“The E.C. has given me one charge: ‘Make the sport grow.’ They’ve accepted my precept that the USTTA, our sport, must grow from the bottom up; that a coaching program for developing and intermediate players is important; that a program for coaching coaches is vital; that our affiliated clubs are the backbone of the Association; and that the membership is the Association’s most important asset, not our Olympic windfall money.
The three areas in which I will be active are: membership development, the coaching program, and special projects. [Because Bob elaborates only abstractly on these areas and we’ve already periodically been following his progress I’ll not reproduce his comments here, other than to give you his finishing ones.]…I have no quick fixes, no swami-like vision, no plan of attack that will catapult table tennis into the forefront of American amateur sports.
What I do have is an ability to make things happen—a Timmy-like whirlwind but with direction. I have an ability to plan and a persistence to believe. I don’t mean to be tooting my own horn, but I do know the tune.
A year and a half ago I introduced through SPIN a National Coaching Program of considerable ambition. Many said that it was too much too soon and that I’d burn out. Those of you who have been involved and those of you who have followed the program’s progress know that most of it has come to fruition and it has only added fuel to my fire.
However, what energy I have for the game comes not from within but is the reflection of the many volunteers who have worked with me on various projects, both nationally and locally. I’m confident that with their support and with the help of others that we can make the difference, that table tennis will grow and find itself in the limelight, if not the forefront of American amateur sports.”
Of more interest is Bob’s specifics about the Resident Training Program he’s pushed for (SPIN, Dec., 1984, 17):
“Resident Training Program:
Those countries that have had consistent success in table tennis have provided their athletes with an opportunity for long-term training.
With a cooperative effort between the USTTA and the U.S. Olympic Committee such an opportunity can be given to American players.
A Resident Training Program would provide eight to ten players a chance to train during the school year at the Olympic Training Center in Colorado Springs. Players would be provided with:
A quality training environment
Room and meals
Resident status for Colorado junior high, high school, and college attendance
Per-diem allowance for personal expenses and entertainment
The players would be expected to pay their own transportation to and from the OTC and to compete in the U.S. National’s and U.S. Open.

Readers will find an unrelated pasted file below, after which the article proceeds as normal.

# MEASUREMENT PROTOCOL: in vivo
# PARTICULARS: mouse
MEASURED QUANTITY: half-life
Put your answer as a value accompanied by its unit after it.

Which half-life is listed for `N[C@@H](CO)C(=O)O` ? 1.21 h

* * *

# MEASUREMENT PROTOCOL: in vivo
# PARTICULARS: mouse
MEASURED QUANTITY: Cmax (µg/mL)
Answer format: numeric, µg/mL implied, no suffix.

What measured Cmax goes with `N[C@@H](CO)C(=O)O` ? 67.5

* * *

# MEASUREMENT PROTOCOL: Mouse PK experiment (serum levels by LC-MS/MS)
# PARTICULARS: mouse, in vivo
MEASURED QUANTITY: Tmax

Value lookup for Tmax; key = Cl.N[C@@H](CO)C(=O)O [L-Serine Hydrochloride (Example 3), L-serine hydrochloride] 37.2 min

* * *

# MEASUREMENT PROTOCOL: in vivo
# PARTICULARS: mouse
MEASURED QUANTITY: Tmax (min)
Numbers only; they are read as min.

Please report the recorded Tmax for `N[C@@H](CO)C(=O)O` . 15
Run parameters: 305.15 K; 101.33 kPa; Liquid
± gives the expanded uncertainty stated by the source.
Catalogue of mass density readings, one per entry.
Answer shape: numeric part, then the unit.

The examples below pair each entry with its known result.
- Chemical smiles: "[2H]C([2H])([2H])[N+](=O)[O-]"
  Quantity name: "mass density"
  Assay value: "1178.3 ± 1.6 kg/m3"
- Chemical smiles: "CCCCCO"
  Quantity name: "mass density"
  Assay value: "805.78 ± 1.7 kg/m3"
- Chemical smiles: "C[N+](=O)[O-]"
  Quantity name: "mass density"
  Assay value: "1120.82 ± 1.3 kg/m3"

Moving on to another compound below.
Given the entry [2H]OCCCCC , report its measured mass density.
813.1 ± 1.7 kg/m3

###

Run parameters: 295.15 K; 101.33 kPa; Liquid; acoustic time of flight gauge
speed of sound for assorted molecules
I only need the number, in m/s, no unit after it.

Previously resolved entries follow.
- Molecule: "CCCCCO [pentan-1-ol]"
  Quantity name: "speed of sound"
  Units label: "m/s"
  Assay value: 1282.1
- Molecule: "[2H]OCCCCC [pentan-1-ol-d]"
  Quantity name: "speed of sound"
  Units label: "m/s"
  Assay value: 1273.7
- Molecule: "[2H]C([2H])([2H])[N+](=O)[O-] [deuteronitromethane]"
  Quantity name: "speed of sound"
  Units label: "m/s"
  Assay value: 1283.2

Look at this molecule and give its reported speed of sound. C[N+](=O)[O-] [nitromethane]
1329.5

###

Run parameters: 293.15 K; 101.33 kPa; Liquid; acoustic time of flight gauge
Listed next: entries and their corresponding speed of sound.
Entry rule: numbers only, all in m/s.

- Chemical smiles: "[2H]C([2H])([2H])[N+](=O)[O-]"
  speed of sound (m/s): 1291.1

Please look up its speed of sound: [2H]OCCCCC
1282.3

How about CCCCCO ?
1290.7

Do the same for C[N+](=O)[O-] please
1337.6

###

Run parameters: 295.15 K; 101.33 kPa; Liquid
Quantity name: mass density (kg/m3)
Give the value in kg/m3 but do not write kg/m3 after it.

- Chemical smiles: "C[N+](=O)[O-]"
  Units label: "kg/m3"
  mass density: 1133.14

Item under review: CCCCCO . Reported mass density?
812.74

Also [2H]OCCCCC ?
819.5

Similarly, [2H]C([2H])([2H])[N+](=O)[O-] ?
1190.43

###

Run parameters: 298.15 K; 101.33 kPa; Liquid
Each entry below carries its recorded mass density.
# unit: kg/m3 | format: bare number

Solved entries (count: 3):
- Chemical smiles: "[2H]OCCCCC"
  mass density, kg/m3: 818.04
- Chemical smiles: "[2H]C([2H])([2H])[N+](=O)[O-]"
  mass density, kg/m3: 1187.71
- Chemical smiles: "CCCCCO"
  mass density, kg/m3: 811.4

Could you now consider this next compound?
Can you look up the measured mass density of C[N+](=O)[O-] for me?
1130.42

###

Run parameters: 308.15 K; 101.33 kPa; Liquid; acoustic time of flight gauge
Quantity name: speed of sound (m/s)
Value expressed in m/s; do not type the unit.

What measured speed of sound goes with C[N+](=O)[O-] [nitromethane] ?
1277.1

The largest expense of this program would be the coach’s salary. This cost, however, becomes more reasonable when considering that a full-time coach could also be utilized for the other scheduled camps throughout the year.
The program is ready to go….”
Wintrich, with a little increase in pay but with more responsibilities, some of his own making, gives us, in SPIN’s last issue of the year (Dec., 1984, 20-21), an article entitled “Idiot- Proof Time-Scheduling.” This time-scheduling system, Tom notes, “was taught to me by Sue Sargent of Arlington, TX who’d used it to schedule the 1980 U.S. Open at Fort Worth after learning it from Ron Shirley of Oklahoma City.” Here it is:
“This system is based on the total number of Time Slots for the entire tournament, not just for one event. Evert time slot has a starting time and can be numbered numerically or alphabetically for easier identification. Within a given time slot, different events can play simultaneously, like seniors and juniors, which automatically avoids conflicts). This is the jigsaw puzzle aspect of the system and the trick to making it work.
For example, a draw of 32 equals five rounds of play: (1) 16th’s, known as round of 32; (2) 8th’s, known as round of 16; (3) Quarter’s, known as round of eight; (4) Semi’s, known as round of four; (5) Final, known as round of two.
Got it? Five separate rounds to determine a winner in a 32-person draw. If you have 16 tables, this also means five time slots for that event because the 16 tables will allow you to play the first round—the round of 32 (16th’s)—all at once. The next round of this particular event will require only eight tables (16 players left, two per table). Consequently, within the next Time Slot for the example event, you can run eight other matches for any other event, or possibly two or three events.
But what if you have only eight tables for this 32-person draw?